—Shawn Abbott, with Temple University's Office of the Provost, on pandemic changes in higher education some hope will be long-lasting
COVID-19 UPDATE: Philadelphia's school board has made vaccines mandatory for all employees. In related news, more people in Pennsylvania got their first shot in August than in July. For vaccine providers, use the federal government's online tool, call 1-800-232-0233, or text your ZIP code to 438829 (GETVAX).
» CLIMBING COVID: Join us today at noon via Zoom for a free reader Q&A on what we know about Pennsylvania's response to the surge in COVID-19 cases and what you need to know going into the fall. Register for the event here and submit your questions to events@spotlightpa.org.
A shot of Hyner View State Park overlooking the West Branch of the Susquehanna River. "I'd love to be here when the hang-gliders take off, usually Labor Day weekend, I think," said PA Poster Beth L. Send us your gems, use the hashtag #PAGems on Instagram, or tag us @spotlightpennsylvania.
NO CHANGE: The state surprised advocates and lawmakers this year when it announced it would terminate several long-standing providers' contracts to administer WIC, a nutrition program for pregnant and breastfeeding people as well as young children. But Spotlight PA reports the state abandoned the planned overhaul Tuesday with no explanation.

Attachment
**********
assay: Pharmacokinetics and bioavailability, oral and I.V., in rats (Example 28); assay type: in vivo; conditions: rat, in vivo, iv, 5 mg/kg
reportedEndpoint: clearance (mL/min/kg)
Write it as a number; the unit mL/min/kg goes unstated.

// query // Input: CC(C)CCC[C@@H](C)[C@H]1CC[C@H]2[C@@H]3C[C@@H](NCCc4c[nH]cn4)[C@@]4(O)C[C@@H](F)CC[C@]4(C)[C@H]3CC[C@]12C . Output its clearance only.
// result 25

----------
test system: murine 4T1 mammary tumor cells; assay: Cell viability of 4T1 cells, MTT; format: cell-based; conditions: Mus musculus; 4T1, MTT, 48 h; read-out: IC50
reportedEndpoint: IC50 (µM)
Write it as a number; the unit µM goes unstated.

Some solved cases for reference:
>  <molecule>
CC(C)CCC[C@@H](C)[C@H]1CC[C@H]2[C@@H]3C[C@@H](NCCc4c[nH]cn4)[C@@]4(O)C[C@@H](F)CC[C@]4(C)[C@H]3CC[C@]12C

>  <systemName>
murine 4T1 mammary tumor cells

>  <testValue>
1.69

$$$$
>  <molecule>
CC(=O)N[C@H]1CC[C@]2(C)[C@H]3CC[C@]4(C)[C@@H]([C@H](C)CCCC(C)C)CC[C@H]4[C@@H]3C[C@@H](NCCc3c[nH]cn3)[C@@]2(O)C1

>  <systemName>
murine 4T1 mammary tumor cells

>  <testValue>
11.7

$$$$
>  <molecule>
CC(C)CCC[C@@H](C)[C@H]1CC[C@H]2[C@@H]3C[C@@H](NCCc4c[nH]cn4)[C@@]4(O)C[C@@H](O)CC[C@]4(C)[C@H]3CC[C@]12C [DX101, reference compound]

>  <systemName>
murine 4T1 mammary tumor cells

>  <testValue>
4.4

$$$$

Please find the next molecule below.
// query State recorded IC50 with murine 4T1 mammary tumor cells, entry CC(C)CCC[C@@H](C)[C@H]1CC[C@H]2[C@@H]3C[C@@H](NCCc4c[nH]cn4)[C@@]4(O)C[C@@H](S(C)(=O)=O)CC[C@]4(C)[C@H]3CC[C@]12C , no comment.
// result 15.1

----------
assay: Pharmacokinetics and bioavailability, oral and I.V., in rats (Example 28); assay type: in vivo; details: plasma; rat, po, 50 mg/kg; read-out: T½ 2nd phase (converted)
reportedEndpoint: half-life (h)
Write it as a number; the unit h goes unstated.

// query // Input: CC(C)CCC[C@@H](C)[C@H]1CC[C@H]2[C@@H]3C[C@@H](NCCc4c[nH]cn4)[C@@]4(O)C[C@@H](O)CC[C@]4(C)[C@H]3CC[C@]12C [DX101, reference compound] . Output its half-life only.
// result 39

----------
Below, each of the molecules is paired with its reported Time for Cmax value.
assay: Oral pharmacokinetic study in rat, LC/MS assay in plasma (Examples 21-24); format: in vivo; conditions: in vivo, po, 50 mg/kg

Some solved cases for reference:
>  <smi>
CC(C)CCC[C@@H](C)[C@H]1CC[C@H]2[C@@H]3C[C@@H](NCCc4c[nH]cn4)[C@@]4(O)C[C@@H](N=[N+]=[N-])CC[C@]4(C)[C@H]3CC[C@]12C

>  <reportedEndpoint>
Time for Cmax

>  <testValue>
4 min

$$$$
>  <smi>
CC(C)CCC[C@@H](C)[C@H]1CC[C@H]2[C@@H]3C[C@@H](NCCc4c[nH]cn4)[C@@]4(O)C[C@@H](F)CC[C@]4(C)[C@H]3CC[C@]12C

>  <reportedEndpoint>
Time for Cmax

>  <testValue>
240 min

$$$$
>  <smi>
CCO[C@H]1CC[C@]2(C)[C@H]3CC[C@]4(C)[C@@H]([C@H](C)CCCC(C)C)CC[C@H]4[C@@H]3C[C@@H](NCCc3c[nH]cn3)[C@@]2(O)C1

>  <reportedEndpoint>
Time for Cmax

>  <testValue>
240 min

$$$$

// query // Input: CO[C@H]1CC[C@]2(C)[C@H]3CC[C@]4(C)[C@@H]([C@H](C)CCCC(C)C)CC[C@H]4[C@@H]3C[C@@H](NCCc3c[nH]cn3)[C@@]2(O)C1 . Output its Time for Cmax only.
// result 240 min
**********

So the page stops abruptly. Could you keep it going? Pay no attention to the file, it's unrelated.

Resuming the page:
GUN PLIGHT: Seventeen-hundred vases of flowers representing Pennsylvania's annual gun death average have been placed outside Philadelphia's Independence Hall by gun safety advocates. The surrounding city is in the grips of a serious surge in shootings itself, The Inquirer reports, with the mayor rejecting calls for a state of emergency and National Guard intervention as the homicide count ticks up.

TECH DEAL: Pennsylvania has settled a four-year-old lawsuit against IBM for an unemployment system upgrade the tech giant never delivered, per the AP. The lawsuit said IBM was paid $170 million on a 2006 contract that ran four years behind schedule and $60 million over budget. The state has spent more than $100 million updating its unemployment system since, with mixed results.

LAST EXIT: President Joe Biden plans to stick to an Aug. 31 deadline for withdrawing U.S. troops from Afghanistan, leaving days to finish evacuating Americans and allies. In Pennsylvania, Ferzana Ramin of Bethlehem tells the Morning Call six of her family members are stuck in the country, and one was reportedly assaulted by a Taliban militant.